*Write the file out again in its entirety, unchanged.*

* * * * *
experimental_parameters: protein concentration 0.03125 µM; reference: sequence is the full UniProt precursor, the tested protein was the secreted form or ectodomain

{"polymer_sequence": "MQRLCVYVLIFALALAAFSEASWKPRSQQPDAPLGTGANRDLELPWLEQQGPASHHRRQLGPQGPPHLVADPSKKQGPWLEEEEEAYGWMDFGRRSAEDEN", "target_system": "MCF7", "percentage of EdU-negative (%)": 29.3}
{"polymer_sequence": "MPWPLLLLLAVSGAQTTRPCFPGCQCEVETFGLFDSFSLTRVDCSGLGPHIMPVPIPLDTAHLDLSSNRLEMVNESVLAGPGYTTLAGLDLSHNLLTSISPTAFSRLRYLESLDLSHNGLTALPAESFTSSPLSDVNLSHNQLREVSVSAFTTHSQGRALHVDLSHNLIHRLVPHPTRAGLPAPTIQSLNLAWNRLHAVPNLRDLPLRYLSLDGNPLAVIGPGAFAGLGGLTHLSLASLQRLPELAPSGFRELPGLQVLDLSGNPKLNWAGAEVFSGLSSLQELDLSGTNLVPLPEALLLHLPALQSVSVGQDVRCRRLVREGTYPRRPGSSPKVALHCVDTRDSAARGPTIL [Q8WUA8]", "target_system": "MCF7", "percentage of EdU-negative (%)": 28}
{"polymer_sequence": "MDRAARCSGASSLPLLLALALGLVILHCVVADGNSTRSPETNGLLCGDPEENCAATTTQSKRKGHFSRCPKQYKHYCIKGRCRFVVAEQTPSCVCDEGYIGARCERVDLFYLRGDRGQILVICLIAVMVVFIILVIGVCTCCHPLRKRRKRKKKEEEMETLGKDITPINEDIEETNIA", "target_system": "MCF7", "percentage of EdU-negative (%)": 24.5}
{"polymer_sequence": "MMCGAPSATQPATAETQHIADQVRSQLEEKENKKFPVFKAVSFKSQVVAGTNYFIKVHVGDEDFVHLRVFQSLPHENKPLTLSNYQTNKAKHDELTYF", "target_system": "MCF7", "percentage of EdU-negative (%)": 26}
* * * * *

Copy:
experimental_parameters: protein concentration 0.03125 µM; reference: sequence is the full UniProt precursor, the tested protein was the secreted form or ectodomain

{"polymer_sequence": "MQRLCVYVLIFALALAAFSEASWKPRSQQPDAPLGTGANRDLELPWLEQQGPASHHRRQLGPQGPPHLVADPSKKQGPWLEEEEEAYGWMDFGRRSAEDEN", "target_system": "MCF7", "percentage of EdU-negative (%)": 29.3}
{"polymer_sequence": "MPWPLLLLLAVSGAQTTRPCFPGCQCEVETFGLFDSFSLTRVDCSGLGPHIMPVPIPLDTAHLDLSSNRLEMVNESVLAGPGYTTLAGLDLSHNLLTSISPTAFSRLRYLESLDLSHNGLTALPAESFTSSPLSDVNLSHNQLREVSVSAFTTHSQGRALHVDLSHNLIHRLVPHPTRAGLPAPTIQSLNLAWNRLHAVPNLRDLPLRYLSLDGNPLAVIGPGAFAGLGGLTHLSLASLQRLPELAPSGFRELPGLQVLDLSGNPKLNWAGAEVFSGLSSLQELDLSGTNLVPLPEALLLHLPALQSVSVGQDVRCRRLVREGTYPRRPGSSPKVALHCVDTRDSAARGPTIL [Q8WUA8]", "target_system": "MCF7", "percentage of EdU-negative (%)": 28}
{"polymer_sequence": "MDRAARCSGASSLPLLLALALGLVILHCVVADGNSTRSPETNGLLCGDPEENCAATTTQSKRKGHFSRCPKQYKHYCIKGRCRFVVAEQTPSCVCDEGYIGARCERVDLFYLRGDRGQILVICLIAVMVVFIILVIGVCTCCHPLRKRRKRKKKEEEMETLGKDITPINEDIEETNIA", "target_system": "MCF7", "percentage of EdU-negative (%)": 24.5}
{"polymer_sequence": "MMCGAPSATQPATAETQHIADQVRSQLEEKENKKFPVFKAVSFKSQVVAGTNYFIKVHVGDEDFVHLRVFQSLPHENKPLTLSNYQTNKAKHDELTYF", "target_system": "MCF7", "percentage of EdU-negative (%)": 26}